Images

The Image Tag

The image tag is used to embed a digital photograph or visual graphic into a webpage. This tag is self-closing. Images, by default, are placed in-line with text.

The image tag has two required attributes. The value of the src (short for “source”) attribute is a path to the image file which should be displayed; this can be an absolute URL. An Absolute URL is a direct web address to the image file, beginning with “http://” or “https://” – this is useful when embedding an image that is hosted on another website. A Relative URL is a path to the image file relative to the current webpage – this is useful when embedding an image that is hosted on your website.

The value of the¬†alt¬†attribute (short for “alternative”) is a plain-text string which provides a human-readable description of the image. This text will be displayed by the browser if the image fails to load, or if the user has images disabled. This text is also read aloud by the screen-reading software used by persons who have sight issues who navigate the web in a different manner.

Tag Nameimg
Tag DescriptionEmbed an image within the webpage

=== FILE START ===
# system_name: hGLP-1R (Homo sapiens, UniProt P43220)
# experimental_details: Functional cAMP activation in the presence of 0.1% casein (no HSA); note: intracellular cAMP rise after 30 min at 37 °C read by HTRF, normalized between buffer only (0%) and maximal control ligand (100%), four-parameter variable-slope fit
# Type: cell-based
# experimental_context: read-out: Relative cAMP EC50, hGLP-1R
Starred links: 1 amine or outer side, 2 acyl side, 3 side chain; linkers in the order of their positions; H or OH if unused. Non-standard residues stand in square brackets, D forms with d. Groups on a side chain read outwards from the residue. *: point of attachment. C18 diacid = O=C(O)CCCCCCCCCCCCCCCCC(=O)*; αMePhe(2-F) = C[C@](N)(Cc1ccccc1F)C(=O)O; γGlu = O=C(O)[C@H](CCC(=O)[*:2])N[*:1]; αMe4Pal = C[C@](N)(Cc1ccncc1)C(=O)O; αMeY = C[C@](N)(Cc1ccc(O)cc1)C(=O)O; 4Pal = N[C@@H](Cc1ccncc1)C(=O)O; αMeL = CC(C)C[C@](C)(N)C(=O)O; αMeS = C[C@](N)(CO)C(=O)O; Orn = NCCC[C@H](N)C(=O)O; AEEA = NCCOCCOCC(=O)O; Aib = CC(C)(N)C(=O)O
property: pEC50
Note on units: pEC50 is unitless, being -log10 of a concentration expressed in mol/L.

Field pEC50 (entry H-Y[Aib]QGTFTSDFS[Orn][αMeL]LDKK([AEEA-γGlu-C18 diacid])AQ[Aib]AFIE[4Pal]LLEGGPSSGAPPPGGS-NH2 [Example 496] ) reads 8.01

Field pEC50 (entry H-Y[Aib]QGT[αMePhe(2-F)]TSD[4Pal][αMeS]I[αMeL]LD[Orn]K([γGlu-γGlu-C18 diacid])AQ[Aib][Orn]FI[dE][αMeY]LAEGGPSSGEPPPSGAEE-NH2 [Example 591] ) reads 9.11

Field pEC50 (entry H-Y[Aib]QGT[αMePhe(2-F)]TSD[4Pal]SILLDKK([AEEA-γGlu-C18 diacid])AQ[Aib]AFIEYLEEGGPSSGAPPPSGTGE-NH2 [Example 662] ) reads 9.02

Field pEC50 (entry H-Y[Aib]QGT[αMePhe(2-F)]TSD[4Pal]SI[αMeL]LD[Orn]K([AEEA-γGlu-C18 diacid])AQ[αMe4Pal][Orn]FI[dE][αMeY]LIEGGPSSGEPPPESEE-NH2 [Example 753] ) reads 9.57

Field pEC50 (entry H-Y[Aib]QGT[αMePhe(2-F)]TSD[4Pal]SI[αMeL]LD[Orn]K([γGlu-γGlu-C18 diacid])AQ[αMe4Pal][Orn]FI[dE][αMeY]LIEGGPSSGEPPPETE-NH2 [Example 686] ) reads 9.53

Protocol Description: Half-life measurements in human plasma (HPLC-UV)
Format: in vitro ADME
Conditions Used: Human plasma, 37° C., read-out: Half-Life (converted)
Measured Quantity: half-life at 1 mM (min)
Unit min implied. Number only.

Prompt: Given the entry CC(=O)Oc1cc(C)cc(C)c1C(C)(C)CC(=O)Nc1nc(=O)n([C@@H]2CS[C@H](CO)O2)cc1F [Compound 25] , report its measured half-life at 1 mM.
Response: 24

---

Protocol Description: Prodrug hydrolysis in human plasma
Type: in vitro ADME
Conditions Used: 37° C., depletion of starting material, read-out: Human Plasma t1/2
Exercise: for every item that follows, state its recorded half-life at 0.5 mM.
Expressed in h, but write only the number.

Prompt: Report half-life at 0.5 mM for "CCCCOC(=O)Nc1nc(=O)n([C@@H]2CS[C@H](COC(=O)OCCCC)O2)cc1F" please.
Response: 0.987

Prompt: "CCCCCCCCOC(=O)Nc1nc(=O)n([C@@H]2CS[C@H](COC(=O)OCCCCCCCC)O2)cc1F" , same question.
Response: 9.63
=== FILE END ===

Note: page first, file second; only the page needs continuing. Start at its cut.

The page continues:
Tag TypeSelf-Closing
Display TypeIn line
Required Attributessrc, alt
Special Attributesnone

Example: Using a Relative URL

The following code:

<p>
    This is a paragraph. There is an image below this text.<br/>
    <img src="images/ncsu.png" alt="NCSU Logo" />
</p>

Would produce the following result:

This is a paragraph. There is an image below this text.

Note: For this example to work, you would need an image file called “ncsu.png” to be inside of a folder called “images”, and the folder called “images” would need to be in the same folder that your webpage is stored in.

Example: Using an Absolute URL

The following code:

<p>
    This is a paragraph. There is an image below this text.<br/>
    <img src="/afs/unity.ncsu.edu/users/c/cacard/www/images/ncsu.gif" alt="NCSU Logo" />
</p>

Would produce the following result:

This is a paragraph. There is an image below this text.

Note: Direct linking to images and other resources on other sites is generally discouraged. Because you don’t have control over the resource, it is likely to be deleted, moved, or changed unexpectedly.